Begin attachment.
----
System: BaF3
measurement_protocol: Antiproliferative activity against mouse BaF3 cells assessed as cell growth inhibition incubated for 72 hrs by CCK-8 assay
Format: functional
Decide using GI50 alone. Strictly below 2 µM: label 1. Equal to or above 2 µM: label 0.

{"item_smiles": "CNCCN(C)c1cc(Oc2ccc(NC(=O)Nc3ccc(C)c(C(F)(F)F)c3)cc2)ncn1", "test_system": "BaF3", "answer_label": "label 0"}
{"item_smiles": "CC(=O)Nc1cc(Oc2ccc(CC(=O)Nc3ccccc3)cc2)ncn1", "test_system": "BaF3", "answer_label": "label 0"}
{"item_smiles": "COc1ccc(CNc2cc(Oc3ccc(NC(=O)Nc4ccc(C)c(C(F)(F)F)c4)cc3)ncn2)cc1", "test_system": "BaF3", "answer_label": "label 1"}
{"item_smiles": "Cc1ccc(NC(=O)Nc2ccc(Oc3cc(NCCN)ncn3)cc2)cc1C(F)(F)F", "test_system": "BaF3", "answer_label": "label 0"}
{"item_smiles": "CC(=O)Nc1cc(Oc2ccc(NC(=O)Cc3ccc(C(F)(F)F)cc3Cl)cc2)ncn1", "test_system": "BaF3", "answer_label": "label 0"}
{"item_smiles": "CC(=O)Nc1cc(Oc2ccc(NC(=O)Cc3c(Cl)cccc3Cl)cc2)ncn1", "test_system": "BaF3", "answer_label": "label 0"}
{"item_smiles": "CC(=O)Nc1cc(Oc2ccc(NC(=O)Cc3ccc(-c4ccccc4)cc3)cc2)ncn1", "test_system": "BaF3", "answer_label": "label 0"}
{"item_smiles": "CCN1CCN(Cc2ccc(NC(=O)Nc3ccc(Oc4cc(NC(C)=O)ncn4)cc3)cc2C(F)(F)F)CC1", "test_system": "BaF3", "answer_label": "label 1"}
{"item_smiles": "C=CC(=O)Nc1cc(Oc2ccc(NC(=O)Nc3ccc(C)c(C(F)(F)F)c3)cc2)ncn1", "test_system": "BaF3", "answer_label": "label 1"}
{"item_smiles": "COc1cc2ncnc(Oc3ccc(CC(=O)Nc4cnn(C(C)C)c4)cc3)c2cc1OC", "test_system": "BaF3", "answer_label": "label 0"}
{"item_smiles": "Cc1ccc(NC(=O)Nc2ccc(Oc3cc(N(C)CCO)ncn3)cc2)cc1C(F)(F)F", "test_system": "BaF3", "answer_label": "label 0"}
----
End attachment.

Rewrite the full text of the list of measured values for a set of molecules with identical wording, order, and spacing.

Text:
System: BaF3
measurement_protocol: Antiproliferative activity against mouse BaF3 cells assessed as cell growth inhibition incubated for 72 hrs by CCK-8 assay
Format: functional
Decide using GI50 alone. Strictly below 2 µM: label 1. Equal to or above 2 µM: label 0.

{"item_smiles": "CNCCN(C)c1cc(Oc2ccc(NC(=O)Nc3ccc(C)c(C(F)(F)F)c3)cc2)ncn1", "test_system": "BaF3", "answer_label": "label 0"}
{"item_smiles": "CC(=O)Nc1cc(Oc2ccc(CC(=O)Nc3ccccc3)cc2)ncn1", "test_system": "BaF3", "answer_label": "label 0"}
{"item_smiles": "COc1ccc(CNc2cc(Oc3ccc(NC(=O)Nc4ccc(C)c(C(F)(F)F)c4)cc3)ncn2)cc1", "test_system": "BaF3", "answer_label": "label 1"}
{"item_smiles": "Cc1ccc(NC(=O)Nc2ccc(Oc3cc(NCCN)ncn3)cc2)cc1C(F)(F)F", "test_system": "BaF3", "answer_label": "label 0"}
{"item_smiles": "CC(=O)Nc1cc(Oc2ccc(NC(=O)Cc3ccc(C(F)(F)F)cc3Cl)cc2)ncn1", "test_system": "BaF3", "answer_label": "label 0"}
{"item_smiles": "CC(=O)Nc1cc(Oc2ccc(NC(=O)Cc3c(Cl)cccc3Cl)cc2)ncn1", "test_system": "BaF3", "answer_label": "label 0"}
{"item_smiles": "CC(=O)Nc1cc(Oc2ccc(NC(=O)Cc3ccc(-c4ccccc4)cc3)cc2)ncn1", "test_system": "BaF3", "answer_label": "label 0"}
{"item_smiles": "CCN1CCN(Cc2ccc(NC(=O)Nc3ccc(Oc4cc(NC(C)=O)ncn4)cc3)cc2C(F)(F)F)CC1", "test_system": "BaF3", "answer_label": "label 1"}
{"item_smiles": "C=CC(=O)Nc1cc(Oc2ccc(NC(=O)Nc3ccc(C)c(C(F)(F)F)c3)cc2)ncn1", "test_system": "BaF3", "answer_label": "label 1"}
{"item_smiles": "COc1cc2ncnc(Oc3ccc(CC(=O)Nc4cnn(C(C)C)c4)cc3)c2cc1OC", "test_system": "BaF3", "answer_label": "label 0"}
{"item_smiles": "Cc1ccc(NC(=O)Nc2ccc(Oc3cc(N(C)CCO)ncn3)cc2)cc1C(F)(F)F", "test_system": "BaF3", "answer_label": "label 0"}